Recapture your curiosity
“Once upon a time you were curious and persistent,” says English professor Michael Delahoyde. “You loved to be read to, and you wanted to walk, just so you could see what was up on the countertops. But over time much of your curiosity was eroded away. That curious energy can be a key asset towards asking challenging questions, researching authentic subjects, and directing your own educations."
Fun in the classroom
Professor Delahoyde teaches 200-level Shakespeare courses created primarily for non-English majors, as well as a few interdisciplinary humanities classes. He wants you to be willing to focus and work and participate in class even when enthusiasm seems totally geeky and uncool, and he’s willing to do just about anything in class to pique your interest. “I am perfectly willing to look like a freak for Shakespeare or Chaucer, or study odd topics like dinosaur or mummy films,” he says.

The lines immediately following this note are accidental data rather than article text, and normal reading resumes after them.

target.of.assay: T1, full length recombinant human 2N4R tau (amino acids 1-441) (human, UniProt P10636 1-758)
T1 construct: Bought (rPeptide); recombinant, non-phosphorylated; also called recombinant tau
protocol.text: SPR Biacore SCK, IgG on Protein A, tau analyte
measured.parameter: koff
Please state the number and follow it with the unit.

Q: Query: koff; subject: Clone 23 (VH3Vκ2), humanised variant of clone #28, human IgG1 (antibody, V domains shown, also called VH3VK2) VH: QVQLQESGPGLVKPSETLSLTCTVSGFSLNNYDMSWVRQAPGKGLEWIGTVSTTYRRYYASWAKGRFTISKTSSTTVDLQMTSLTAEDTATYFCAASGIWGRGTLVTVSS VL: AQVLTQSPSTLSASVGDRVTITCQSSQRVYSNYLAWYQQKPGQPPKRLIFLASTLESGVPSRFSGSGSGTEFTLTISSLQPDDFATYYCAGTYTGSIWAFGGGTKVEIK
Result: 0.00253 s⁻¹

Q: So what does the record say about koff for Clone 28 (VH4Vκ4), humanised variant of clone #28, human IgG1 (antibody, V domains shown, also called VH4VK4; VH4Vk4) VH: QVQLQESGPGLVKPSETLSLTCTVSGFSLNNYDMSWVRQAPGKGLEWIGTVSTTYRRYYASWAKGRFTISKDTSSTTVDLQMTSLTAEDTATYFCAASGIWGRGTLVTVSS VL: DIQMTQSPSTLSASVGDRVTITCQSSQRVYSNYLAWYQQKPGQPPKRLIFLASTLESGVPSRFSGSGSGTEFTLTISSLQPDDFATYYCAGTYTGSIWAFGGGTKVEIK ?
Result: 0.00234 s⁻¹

I play popular music from the 1920s and '30s at retirement homes and wineries. I play piano, mostly solo, but I'm also in a neighborhood group that plays early Baroque plus some Piazzolla tangos. I also cook rice and spaghetti for my chickens.